USFS news release:
CARSON CITY — A monetary reward is being offered for information on recent graffiti activity in Hope Valley in Alpine County, located on the Carson Ranger District of the Humboldt-Toiyabe National Forest.
Last week, the Forest Service revealed that a recent string of vandalism occurred at the end of July in Hope Valley. “Forest Service Nazis” graffiti of all sizes were sprayed with black paint in mid-July. Forest Service law enforcement is investigating, but no significant leads have materialized to help solve the crime.
“Public lands have been vandalized, and we’re asking anyone with valid information to come forward,” said Genny Wilson, Carson District Ranger. “The reward is being offered to motivate those who may have witnessed these hateful acts. The public is the key to solving this crime.”
Damaging any natural features or other property of the U.S. is a federal violation and is a chargeable offense of a minimum of $250 per incident; the maximum penalty could bring felony charges and fines.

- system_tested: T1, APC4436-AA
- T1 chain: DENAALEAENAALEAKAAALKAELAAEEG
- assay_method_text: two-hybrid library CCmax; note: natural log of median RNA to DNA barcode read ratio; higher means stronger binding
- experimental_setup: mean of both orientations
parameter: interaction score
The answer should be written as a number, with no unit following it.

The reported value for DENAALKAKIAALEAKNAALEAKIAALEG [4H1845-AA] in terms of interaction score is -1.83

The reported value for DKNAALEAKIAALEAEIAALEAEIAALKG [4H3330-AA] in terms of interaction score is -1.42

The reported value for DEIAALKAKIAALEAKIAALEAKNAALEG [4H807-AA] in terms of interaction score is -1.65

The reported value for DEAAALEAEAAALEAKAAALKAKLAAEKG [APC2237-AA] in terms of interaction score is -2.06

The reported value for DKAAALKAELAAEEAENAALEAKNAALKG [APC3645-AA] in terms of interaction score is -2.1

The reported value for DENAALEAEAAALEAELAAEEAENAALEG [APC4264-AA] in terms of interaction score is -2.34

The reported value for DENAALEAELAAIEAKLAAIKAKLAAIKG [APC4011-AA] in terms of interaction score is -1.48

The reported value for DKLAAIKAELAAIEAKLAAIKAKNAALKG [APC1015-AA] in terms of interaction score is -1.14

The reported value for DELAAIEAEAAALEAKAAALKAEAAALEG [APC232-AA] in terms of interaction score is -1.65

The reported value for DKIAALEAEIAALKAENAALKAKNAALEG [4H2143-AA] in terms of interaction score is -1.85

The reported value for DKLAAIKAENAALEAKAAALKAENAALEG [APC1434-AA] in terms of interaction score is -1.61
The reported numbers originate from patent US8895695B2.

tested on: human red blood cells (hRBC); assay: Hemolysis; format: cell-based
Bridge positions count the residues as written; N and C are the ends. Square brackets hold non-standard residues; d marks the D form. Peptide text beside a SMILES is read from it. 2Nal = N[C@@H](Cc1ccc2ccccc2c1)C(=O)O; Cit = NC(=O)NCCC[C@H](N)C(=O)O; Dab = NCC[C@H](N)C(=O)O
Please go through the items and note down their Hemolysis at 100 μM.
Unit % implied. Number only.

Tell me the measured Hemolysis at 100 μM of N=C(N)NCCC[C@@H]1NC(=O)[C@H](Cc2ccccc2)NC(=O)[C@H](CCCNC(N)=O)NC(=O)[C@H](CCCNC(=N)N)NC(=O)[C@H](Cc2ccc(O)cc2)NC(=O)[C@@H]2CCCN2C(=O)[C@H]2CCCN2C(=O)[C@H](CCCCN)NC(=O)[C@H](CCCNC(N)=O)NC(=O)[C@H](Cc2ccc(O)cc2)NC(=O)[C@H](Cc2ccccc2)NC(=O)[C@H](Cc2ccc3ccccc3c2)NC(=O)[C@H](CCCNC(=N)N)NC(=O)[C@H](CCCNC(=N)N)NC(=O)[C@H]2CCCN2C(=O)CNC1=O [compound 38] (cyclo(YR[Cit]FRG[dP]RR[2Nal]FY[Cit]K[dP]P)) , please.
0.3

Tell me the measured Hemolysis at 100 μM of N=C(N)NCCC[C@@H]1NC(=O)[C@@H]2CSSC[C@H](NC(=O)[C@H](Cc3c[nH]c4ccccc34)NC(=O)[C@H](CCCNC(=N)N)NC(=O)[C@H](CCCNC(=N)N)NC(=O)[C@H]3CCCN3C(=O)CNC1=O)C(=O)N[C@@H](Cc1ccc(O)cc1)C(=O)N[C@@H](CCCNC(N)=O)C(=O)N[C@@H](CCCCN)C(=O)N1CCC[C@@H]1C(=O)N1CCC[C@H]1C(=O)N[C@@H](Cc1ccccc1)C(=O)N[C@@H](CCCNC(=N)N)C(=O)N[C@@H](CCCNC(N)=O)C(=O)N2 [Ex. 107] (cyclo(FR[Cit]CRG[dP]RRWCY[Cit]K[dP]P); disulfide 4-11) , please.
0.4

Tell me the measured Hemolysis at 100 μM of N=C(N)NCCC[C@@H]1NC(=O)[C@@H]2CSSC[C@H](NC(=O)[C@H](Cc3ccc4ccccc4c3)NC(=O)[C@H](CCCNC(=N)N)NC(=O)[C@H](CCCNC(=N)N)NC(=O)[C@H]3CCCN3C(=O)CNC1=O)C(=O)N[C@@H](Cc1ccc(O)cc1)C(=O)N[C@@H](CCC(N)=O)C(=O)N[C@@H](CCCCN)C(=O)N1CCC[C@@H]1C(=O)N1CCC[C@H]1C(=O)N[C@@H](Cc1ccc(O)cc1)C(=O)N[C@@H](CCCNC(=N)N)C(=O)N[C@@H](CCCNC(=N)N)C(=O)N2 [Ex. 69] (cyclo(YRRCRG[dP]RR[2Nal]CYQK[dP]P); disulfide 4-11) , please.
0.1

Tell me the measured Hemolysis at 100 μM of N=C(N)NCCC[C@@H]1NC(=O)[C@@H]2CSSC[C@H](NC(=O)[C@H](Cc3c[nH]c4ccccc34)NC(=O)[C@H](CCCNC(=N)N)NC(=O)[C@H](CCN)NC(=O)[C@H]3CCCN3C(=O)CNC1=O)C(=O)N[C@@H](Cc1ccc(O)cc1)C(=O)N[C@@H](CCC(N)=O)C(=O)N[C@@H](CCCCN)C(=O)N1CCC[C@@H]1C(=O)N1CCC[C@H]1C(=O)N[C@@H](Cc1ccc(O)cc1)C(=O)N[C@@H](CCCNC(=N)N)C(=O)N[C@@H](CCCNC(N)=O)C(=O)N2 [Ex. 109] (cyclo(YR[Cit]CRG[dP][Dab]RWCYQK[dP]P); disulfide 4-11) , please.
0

“We do not and never will tolerate hate crimes on your National Forest,” said Wilson. “We know that the public will be as outraged as we are when they learn about the recent ‘Forest Service Nazis’ wording sprayed inside the bathrooms, on signs, and on multiple rocks at SNO-Park in Hope Valley, at Burnside Lake Road, and at Scotts Lake.”
Wilson believes that some of the vandalism could be attributed to frustration against the federal government in general, or possibly Forest Service policies. “Some individuals are just not receptive to the existing rules and regulations,” she said. “We want the public to know that our door is always open. We are willing to listen to the public’s concerns, and work with them as much as possible. However, that’s not an option when criminal activity is involved.”
If you have any information regarding the vandalism or this release, please contact Patrol Captain Dave Leveille at 775-355-5301, or the front desk at Carson District at 775-882-2766.
Bob Conrad is publisher, editor and co-founder of This Is Reno. He has served in communications positions for various state agencies and earned a doctorate from the University of Nevada, Reno in 2011, where he completed a dissertation on social media, journalism and crisis communications. In addition to managing This Is Reno, he holds a part-time appointment for the Mineral County University of Nevada Extension office.